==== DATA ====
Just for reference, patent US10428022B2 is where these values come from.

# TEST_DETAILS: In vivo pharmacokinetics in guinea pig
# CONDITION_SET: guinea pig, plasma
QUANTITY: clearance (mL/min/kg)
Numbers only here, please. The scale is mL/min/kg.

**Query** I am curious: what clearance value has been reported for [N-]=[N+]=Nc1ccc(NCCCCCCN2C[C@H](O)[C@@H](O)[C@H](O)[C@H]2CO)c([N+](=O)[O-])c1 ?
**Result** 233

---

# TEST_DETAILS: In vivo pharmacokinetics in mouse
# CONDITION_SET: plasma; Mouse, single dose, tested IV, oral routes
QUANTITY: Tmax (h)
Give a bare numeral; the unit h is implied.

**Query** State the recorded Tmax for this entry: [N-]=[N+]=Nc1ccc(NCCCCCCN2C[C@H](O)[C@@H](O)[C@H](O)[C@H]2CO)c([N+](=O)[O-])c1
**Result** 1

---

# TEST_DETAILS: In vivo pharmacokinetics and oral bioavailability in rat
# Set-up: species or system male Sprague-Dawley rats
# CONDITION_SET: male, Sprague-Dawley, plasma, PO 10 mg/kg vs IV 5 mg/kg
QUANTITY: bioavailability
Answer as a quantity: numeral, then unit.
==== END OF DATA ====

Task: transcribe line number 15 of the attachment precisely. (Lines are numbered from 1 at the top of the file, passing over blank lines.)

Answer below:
---